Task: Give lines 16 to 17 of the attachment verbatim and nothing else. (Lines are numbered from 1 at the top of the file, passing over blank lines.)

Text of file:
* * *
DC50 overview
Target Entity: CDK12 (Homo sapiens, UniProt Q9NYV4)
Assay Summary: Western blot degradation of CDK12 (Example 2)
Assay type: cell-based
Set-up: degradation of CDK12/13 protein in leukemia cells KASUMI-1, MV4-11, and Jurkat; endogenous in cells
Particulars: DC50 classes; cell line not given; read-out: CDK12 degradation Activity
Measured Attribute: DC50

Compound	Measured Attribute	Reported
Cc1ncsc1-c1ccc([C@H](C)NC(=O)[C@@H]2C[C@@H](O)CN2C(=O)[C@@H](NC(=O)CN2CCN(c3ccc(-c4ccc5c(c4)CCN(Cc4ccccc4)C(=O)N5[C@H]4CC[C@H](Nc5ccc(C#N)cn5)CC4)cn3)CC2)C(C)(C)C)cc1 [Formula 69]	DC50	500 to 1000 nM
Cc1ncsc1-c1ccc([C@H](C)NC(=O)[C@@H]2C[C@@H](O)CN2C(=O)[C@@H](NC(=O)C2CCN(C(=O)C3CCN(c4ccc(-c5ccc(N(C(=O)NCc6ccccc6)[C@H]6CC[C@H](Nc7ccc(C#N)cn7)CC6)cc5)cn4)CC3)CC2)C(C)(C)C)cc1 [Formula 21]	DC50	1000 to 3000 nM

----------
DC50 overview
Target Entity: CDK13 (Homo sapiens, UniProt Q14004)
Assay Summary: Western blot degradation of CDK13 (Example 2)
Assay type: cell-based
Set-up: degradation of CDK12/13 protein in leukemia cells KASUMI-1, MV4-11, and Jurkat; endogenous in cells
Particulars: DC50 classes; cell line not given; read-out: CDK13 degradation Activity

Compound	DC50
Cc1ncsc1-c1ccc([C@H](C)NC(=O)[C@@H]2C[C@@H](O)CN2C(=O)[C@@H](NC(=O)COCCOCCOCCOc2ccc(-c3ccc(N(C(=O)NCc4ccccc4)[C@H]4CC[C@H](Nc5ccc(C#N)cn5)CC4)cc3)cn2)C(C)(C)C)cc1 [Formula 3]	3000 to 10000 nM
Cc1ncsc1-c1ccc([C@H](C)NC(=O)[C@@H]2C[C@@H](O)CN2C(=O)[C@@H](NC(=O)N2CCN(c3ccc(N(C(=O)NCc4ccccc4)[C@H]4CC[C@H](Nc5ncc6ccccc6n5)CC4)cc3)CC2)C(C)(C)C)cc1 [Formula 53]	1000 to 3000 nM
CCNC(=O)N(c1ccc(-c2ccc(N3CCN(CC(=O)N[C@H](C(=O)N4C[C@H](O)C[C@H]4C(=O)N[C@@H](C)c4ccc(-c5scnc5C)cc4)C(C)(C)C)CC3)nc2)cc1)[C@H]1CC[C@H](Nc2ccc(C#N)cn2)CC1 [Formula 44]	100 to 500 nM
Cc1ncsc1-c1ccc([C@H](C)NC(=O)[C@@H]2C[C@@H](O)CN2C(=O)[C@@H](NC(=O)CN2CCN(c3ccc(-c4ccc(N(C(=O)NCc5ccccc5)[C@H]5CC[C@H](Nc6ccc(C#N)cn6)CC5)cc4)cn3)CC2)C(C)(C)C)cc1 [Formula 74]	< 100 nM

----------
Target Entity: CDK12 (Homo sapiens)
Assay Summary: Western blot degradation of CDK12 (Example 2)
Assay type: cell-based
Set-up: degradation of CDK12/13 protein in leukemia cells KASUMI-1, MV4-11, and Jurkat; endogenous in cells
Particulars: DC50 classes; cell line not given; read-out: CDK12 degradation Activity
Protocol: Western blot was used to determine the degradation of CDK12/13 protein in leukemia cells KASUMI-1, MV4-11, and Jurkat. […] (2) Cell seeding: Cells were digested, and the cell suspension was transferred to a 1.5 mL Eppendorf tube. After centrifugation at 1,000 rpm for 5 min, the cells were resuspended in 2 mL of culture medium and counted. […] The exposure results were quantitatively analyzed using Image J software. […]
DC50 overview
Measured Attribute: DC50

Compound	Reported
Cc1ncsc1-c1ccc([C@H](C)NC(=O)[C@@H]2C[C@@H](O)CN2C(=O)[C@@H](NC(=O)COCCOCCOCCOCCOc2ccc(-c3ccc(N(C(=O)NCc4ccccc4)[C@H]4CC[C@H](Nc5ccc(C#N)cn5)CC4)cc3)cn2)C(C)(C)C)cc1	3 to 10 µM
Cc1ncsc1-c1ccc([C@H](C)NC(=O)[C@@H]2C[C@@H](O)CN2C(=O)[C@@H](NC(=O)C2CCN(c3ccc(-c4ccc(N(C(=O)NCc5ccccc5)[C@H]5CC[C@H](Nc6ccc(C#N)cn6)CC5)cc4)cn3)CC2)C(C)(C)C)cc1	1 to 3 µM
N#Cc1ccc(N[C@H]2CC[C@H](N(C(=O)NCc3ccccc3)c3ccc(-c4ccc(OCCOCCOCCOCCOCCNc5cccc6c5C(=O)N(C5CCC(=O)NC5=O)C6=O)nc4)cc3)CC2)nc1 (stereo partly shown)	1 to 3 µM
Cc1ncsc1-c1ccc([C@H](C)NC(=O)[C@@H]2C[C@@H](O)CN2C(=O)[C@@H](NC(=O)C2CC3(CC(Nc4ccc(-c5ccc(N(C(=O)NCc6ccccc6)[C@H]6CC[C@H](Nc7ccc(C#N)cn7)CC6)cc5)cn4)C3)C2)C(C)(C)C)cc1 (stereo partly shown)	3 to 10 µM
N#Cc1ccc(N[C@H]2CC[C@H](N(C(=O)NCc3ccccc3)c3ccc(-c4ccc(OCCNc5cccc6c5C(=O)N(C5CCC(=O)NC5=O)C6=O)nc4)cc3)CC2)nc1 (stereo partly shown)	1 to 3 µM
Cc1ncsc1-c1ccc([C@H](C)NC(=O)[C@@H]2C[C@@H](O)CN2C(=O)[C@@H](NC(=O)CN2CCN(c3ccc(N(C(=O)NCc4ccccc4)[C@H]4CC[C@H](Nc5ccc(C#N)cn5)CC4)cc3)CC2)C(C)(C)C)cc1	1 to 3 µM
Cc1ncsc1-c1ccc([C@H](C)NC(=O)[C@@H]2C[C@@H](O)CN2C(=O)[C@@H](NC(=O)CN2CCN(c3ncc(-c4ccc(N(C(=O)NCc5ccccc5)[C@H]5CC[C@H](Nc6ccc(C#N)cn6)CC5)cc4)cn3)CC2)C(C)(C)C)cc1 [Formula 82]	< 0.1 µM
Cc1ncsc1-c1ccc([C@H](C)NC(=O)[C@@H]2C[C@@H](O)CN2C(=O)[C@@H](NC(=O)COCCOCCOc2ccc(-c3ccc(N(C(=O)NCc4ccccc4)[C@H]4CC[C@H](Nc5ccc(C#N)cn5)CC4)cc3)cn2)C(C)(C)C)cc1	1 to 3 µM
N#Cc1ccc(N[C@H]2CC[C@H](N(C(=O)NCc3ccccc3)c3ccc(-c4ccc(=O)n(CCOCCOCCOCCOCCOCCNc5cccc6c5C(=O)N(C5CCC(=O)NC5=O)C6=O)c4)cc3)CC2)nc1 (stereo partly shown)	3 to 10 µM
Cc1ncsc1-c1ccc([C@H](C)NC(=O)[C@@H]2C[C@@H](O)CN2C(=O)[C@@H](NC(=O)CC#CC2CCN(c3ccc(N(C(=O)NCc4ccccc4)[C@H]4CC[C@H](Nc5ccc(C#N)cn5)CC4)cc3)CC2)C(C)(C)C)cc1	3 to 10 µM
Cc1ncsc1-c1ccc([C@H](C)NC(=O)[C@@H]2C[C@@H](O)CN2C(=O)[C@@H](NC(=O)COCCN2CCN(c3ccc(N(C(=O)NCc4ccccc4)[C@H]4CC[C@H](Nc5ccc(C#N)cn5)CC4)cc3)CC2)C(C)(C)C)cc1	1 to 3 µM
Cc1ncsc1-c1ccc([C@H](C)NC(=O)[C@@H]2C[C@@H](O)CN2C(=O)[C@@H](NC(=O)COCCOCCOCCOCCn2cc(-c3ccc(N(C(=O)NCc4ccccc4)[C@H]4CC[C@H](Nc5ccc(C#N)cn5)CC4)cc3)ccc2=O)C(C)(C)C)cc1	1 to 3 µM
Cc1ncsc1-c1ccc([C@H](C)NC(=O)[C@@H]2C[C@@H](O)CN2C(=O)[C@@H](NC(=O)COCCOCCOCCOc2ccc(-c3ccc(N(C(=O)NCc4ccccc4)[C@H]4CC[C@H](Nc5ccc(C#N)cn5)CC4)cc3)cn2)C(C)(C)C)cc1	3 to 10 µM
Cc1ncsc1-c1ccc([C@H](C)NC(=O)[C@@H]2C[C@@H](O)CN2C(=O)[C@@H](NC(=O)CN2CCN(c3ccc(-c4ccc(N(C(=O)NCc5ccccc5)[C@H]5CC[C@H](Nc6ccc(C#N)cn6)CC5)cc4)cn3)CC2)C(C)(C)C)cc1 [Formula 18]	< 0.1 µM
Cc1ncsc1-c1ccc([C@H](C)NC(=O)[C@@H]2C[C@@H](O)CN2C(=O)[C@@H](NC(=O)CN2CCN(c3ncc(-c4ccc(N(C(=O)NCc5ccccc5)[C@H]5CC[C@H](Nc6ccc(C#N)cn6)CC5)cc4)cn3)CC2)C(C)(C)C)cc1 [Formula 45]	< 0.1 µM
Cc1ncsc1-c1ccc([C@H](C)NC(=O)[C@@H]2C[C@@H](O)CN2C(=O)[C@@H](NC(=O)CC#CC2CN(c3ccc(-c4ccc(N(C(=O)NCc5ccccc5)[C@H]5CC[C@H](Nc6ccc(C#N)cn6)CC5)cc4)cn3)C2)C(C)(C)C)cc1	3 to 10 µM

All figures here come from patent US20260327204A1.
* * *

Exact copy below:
Set-up: degradation of CDK12/13 protein in leukemia cells KASUMI-1, MV4-11, and Jurkat; endogenous in cells
Particulars: DC50 classes; cell line not given; read-out: CDK13 degradation Activity